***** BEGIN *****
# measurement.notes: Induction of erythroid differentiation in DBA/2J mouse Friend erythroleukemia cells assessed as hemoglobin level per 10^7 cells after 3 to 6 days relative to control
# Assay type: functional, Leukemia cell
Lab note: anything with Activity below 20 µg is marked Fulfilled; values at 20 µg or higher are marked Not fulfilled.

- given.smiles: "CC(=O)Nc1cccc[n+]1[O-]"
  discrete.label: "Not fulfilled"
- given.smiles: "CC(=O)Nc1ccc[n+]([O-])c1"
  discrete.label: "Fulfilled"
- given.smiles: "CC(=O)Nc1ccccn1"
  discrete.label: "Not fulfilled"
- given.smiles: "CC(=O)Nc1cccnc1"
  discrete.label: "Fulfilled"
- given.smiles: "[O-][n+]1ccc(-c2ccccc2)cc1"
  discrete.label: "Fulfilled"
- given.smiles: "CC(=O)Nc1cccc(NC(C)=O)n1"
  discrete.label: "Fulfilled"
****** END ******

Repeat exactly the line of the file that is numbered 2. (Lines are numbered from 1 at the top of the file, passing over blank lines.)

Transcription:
# Assay type: functional, Leukemia cell